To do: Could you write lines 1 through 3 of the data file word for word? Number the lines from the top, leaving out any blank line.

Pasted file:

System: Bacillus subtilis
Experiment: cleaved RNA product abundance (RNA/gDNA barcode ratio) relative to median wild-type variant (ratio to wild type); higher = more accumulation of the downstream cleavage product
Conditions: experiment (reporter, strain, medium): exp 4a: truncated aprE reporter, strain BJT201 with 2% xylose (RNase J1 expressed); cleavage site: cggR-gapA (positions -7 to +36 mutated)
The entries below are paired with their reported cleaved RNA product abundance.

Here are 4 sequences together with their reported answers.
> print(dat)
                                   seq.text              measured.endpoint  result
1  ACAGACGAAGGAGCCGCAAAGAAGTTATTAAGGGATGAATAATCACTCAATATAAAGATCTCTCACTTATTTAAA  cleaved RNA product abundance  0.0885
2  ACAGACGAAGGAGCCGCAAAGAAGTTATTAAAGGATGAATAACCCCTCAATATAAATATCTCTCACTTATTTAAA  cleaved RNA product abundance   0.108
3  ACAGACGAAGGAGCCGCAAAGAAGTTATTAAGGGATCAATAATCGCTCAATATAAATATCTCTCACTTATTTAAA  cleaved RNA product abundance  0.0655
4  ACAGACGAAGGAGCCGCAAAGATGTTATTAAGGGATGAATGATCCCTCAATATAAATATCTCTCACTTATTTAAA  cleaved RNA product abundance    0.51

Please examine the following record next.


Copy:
System: Bacillus subtilis
Experiment: cleaved RNA product abundance (RNA/gDNA barcode ratio) relative to median wild-type variant (ratio to wild type); higher = more accumulation of the downstream cleavage product
Conditions: experiment (reporter, strain, medium): exp 4a: truncated aprE reporter, strain BJT201 with 2% xylose (RNase J1 expressed); cleavage site: cggR-gapA (positions -7 to +36 mutated)